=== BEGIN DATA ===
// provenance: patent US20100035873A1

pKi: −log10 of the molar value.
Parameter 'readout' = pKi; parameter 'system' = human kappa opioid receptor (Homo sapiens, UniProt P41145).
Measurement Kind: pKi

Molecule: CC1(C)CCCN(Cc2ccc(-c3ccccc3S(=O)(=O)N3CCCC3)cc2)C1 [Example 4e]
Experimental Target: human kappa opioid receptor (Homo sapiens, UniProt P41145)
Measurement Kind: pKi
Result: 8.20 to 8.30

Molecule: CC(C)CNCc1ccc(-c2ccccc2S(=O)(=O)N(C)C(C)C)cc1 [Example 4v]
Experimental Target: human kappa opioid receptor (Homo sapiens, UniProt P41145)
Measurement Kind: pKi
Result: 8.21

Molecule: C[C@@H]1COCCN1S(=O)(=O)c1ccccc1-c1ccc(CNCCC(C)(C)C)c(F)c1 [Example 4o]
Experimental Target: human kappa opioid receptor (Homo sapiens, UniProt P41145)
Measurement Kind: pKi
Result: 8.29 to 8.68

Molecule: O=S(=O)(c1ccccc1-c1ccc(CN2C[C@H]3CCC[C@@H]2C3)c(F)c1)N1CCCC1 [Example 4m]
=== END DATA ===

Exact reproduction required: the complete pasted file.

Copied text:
// provenance: patent US20100035873A1

pKi: −log10 of the molar value.
Parameter 'readout' = pKi; parameter 'system' = human kappa opioid receptor (Homo sapiens, UniProt P41145).
Measurement Kind: pKi

Molecule: CC1(C)CCCN(Cc2ccc(-c3ccccc3S(=O)(=O)N3CCCC3)cc2)C1 [Example 4e]
Experimental Target: human kappa opioid receptor (Homo sapiens, UniProt P41145)
Measurement Kind: pKi
Result: 8.20 to 8.30

Molecule: CC(C)CNCc1ccc(-c2ccccc2S(=O)(=O)N(C)C(C)C)cc1 [Example 4v]
Experimental Target: human kappa opioid receptor (Homo sapiens, UniProt P41145)
Measurement Kind: pKi
Result: 8.21

Molecule: C[C@@H]1COCCN1S(=O)(=O)c1ccccc1-c1ccc(CNCCC(C)(C)C)c(F)c1 [Example 4o]
Experimental Target: human kappa opioid receptor (Homo sapiens, UniProt P41145)
Measurement Kind: pKi
Result: 8.29 to 8.68

Molecule: O=S(=O)(c1ccccc1-c1ccc(CN2C[C@H]3CCC[C@@H]2C3)c(F)c1)N1CCCC1 [Example 4m]